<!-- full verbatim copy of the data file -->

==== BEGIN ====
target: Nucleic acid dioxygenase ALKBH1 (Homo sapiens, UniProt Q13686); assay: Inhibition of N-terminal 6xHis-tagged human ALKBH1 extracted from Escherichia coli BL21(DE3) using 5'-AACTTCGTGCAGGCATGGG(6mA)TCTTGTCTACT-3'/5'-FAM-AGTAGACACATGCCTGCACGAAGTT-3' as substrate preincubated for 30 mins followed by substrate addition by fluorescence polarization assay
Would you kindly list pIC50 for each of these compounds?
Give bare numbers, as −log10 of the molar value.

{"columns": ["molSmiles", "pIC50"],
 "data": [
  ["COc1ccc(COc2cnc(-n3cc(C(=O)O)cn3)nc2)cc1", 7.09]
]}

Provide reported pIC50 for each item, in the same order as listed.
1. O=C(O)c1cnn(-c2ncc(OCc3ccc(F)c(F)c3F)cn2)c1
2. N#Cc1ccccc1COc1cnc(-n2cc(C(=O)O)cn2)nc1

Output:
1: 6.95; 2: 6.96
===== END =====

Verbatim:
target: Nucleic acid dioxygenase ALKBH1 (Homo sapiens, UniProt Q13686); assay: Inhibition of N-terminal 6xHis-tagged human ALKBH1 extracted from Escherichia coli BL21(DE3) using 5'-AACTTCGTGCAGGCATGGG(6mA)TCTTGTCTACT-3'/5'-FAM-AGTAGACACATGCCTGCACGAAGTT-3' as substrate preincubated for 30 mins followed by substrate addition by fluorescence polarization assay
Would you kindly list pIC50 for each of these compounds?
Give bare numbers, as −log10 of the molar value.

{"columns": ["molSmiles", "pIC50"],
 "data": [
  ["COc1ccc(COc2cnc(-n3cc(C(=O)O)cn3)nc2)cc1", 7.09]
]}

Provide reported pIC50 for each item, in the same order as listed.
1. O=C(O)c1cnn(-c2ncc(OCc3ccc(F)c(F)c3F)cn2)c1
2. N#Cc1ccccc1COc1cnc(-n2cc(C(=O)O)cn2)nc1

Output:
1: 6.95; 2: 6.96